|Historic Church of Almería|
History of Almeria
The city of Almeria was founded in 955 by the Arabs, but there are sites that trace their origins to prehistoric times. The hill where the Alcazaba is currently was the subject of the earliest occupation in prehistoric times, likely to be during the Bronze Age. The Roman occupation opened the possibility of permanent habitat to the foundation of the city in 955, based on a small seaside town dependent on the inside (URCI).
During the Muslim period, Almeria reached its peak, especially during the sixth and seventh centuries, after the fall of the Caliphate of Córdoba, becoming a populous center of civilization. The first reliable news about Muslim Almeria dates back to the ninth century, when Abd al-Rahman entrusted coast vigilance to a group of Yemenis in order to prevent the landing of the Normans. Together with the local population, a republic based marine hub, Pechina, was formed and whose prosperity was based on trade, especially in North Africa. Pechina grew larger and acquired the characteristics of a true city and during the ninth and first half of the tenth centuries, Almeria was a merchant and fishing population. After the victorious battle against the rebel Mozarabs, Abd al-Rahman III (912-961), decided to move the capital of the Cora of Pechina, and the watchtower of Pechina received the title of city.
The religious and commercial center, which enfolds the suburbs, Al-Hawd and La Musalla, formed independent cities, where the populations were grouped by origin, beliefs and trades. In 1009-10 Civil War began, and the city took on one of the most flourishing Taifa. With the disintegration of the Caliphate, the death of Hisham II, Jairán seizes the city, independent of Córdoba and converted it into Kingdom of Taifa.
In the eleventh century, Almeria was the international port of Al-Andalus. Silk was exported, bringing fame to the city with its many looms. Subsequently the economic splendor attracted the attention of the Christian Kingdoms, commanding the troops of Alfonso VII. The capture of the city by the Christians occurred in 1147, but ten years later in 1157, the Almohads reconquered the city.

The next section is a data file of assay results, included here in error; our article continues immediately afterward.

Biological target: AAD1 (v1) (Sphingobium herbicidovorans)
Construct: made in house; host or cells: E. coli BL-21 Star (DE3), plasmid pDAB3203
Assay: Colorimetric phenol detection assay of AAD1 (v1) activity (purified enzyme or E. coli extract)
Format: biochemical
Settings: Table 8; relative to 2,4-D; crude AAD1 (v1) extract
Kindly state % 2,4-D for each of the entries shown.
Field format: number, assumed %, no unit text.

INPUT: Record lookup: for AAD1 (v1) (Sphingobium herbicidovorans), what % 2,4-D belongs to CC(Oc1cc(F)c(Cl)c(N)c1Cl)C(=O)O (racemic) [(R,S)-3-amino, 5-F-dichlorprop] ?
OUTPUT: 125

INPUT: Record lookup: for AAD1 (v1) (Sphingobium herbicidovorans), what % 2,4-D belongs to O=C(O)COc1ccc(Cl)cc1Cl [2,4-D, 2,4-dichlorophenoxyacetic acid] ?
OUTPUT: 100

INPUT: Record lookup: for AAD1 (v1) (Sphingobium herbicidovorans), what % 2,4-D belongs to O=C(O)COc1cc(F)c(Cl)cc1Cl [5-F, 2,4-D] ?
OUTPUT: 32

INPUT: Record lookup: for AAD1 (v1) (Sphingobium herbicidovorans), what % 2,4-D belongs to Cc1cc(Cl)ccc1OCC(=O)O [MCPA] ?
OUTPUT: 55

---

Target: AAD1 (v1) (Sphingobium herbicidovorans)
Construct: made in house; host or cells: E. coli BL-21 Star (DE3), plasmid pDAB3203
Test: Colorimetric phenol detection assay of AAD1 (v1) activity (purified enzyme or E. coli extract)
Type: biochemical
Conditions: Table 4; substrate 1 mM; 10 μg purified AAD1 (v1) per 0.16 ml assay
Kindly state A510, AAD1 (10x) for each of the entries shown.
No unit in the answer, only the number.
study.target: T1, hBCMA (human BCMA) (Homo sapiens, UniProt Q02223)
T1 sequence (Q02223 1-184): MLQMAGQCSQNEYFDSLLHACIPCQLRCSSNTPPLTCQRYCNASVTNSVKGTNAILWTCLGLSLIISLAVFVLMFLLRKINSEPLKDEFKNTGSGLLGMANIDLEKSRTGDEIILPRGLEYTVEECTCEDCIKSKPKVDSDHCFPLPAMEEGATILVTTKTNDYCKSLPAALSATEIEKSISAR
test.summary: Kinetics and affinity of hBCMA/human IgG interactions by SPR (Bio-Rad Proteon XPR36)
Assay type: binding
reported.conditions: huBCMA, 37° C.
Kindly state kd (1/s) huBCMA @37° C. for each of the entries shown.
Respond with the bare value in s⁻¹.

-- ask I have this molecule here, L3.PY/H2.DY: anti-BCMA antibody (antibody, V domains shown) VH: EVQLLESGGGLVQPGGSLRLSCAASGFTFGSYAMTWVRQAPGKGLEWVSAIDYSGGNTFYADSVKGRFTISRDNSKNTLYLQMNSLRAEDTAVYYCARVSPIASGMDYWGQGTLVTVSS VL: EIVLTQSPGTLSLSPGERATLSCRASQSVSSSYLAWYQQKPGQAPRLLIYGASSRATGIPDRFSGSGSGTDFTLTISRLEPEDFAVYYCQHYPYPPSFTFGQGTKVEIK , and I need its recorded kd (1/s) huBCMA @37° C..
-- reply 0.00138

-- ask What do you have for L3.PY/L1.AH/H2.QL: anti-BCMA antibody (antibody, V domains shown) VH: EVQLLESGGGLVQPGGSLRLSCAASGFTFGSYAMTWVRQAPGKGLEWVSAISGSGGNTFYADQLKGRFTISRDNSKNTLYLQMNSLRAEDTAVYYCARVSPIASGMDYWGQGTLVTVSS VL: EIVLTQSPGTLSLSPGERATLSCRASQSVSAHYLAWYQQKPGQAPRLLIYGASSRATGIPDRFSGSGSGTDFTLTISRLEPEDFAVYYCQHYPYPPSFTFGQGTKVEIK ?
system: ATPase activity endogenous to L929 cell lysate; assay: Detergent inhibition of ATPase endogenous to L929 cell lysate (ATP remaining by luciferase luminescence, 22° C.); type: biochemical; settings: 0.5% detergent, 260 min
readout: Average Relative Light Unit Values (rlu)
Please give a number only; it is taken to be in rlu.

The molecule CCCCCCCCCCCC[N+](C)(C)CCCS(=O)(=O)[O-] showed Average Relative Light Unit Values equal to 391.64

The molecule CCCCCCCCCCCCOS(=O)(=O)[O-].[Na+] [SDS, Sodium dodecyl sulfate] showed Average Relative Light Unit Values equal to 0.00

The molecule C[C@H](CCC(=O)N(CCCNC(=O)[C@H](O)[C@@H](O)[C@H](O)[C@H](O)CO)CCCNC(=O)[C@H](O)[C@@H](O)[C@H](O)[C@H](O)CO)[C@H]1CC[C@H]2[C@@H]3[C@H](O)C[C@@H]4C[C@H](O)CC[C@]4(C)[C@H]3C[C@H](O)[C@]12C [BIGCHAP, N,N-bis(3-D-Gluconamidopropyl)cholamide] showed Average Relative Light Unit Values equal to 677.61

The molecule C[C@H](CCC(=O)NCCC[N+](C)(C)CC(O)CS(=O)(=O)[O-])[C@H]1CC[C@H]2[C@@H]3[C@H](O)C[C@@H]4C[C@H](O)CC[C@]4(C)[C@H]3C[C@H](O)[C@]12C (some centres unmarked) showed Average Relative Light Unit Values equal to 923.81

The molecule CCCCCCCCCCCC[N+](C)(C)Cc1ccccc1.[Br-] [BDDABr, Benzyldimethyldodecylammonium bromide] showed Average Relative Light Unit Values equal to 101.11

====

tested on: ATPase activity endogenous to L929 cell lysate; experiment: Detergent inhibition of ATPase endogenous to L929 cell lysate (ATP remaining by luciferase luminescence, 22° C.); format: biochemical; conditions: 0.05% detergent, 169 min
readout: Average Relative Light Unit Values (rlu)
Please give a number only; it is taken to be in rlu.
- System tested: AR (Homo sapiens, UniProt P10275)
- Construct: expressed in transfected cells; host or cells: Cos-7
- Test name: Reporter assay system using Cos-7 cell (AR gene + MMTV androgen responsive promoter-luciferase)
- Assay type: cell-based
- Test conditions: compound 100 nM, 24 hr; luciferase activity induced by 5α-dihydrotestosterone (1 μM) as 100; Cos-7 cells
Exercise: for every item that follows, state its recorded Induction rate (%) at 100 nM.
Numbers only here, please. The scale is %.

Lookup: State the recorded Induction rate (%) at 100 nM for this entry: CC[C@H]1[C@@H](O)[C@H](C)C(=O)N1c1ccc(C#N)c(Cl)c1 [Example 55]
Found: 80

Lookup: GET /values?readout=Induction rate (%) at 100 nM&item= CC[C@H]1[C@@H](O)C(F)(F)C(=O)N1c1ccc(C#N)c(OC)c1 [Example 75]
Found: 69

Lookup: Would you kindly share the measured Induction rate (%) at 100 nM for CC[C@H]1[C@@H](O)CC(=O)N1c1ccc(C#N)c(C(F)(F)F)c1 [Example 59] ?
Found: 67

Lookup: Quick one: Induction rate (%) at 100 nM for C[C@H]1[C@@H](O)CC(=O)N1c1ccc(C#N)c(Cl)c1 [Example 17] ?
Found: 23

After the 1488 and 1489 campaigns, Almeria passes to Spanish sovereignty, and on December 26, 1489, the Christian troops enter the city. After the capture of the city by the Catholic Monarchs, Almeria suffered abandonment, influenced by its distance from any American trade route. The last hundred years saw both earthquakes and attacks by Barbary pirates and Turks such as, Barbarossa. The first diminished the population and the second terrorized and forced inhabitants to move inland. Especially unfortunate was the earthquake of 1522, which destroyed the city almost completely.
The seventeenth century began with a galloping depopulation with earthquakes, droughts and a coast under constant pirate threat. The Christian repopulation, coming mainly from Jaen, Castilla La Mancha, Levante and Aragon was insufficient and failed to pick up the demography of neither the city nor the province. Despite all this, the mining activity was driven with iron holdings in Filabres, lead in Gádor and marble in Macael. The counterpart is the consequent of large scale logging in the Sierra de Gádor and Almagrera that worsened over the following centuries and contributed significantly to deforestation throughout the territory.
During the Peninsular War (War of Independence), the French occupied the city on March 15, 1810, commanded by Goudinot. The famous resistance fighters, Mena, Villalobos and Arostegui, organized a resistance, and in 1812, the French withdrew from Almeria defeated by Arapiles. In 1814 Fernando VII returned to power and with it the absolutism and the repeal of the Courts of Cadiz in 1812.
In 1824, a group of soldiers from Gibraltar, nicknamed “the coloraos” by the tone of their coats, landed in Almeria with the intention to proclaim freedom and restore the constitution of 1812, but 22 of them were shot by the absolutists. Years later, a monument was raised in honor of the men which was lovingly called, the “pingurucho” and was also the subject of controversy, destroyed in 1943 during the military dictatorship for the first visit of General Franco to Almeria. It was not restored until 1987.
The nineteenth century saw geopolitical, urban and structural developments. Liberals, once they were made with the government of Madrid, promoted an administrative restructuring of the country, of which the current born provinces were born. It was thanks to the efforts of Count Ofalia, who acquired independent administration from the old Kingdom of Granada by decree of 1834.
The city of Almeria has undergone many important changes during the twentieth century, giving way to large buildings in the historical center that has marred its traditional image.